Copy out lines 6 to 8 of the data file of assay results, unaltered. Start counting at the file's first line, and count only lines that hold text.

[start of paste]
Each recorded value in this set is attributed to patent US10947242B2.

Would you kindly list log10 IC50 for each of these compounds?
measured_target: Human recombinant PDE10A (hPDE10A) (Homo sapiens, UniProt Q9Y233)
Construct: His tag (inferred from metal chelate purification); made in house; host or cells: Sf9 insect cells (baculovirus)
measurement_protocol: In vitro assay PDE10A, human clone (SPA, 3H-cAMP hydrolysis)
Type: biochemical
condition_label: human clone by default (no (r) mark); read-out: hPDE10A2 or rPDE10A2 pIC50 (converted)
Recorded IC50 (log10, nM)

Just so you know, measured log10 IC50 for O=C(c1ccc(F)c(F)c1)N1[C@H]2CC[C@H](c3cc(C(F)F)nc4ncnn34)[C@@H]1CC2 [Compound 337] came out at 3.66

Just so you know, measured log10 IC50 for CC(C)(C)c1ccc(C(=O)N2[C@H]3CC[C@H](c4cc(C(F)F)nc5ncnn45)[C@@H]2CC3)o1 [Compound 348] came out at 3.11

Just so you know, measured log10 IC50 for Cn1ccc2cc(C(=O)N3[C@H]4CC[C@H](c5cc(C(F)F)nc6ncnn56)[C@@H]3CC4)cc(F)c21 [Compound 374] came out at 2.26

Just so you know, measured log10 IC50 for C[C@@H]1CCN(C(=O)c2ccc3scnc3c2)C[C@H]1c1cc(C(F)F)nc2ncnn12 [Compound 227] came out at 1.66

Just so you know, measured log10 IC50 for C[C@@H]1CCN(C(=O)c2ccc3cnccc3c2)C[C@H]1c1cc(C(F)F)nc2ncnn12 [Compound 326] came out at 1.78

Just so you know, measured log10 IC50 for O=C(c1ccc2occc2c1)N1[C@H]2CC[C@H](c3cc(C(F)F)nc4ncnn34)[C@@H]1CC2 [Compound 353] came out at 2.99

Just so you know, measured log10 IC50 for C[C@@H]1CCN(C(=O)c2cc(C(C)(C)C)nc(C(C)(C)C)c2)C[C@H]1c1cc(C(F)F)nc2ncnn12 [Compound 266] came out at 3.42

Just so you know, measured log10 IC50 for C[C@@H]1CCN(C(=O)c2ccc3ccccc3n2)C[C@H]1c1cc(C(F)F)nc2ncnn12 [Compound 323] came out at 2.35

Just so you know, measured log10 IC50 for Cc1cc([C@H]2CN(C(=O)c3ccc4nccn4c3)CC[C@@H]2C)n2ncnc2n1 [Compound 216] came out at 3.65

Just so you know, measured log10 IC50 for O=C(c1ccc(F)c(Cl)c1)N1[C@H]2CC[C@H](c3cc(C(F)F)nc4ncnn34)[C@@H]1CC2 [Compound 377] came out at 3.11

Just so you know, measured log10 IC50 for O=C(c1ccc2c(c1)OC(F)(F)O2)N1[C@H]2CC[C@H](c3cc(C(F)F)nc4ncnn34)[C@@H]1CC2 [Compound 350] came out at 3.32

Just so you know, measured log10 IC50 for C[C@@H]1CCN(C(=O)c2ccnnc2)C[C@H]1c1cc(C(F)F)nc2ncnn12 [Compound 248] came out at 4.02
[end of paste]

Type: biochemical
condition_label: human clone by default (no (r) mark); read-out: hPDE10A2 or rPDE10A2 pIC50 (converted)
Recorded IC50 (log10, nM)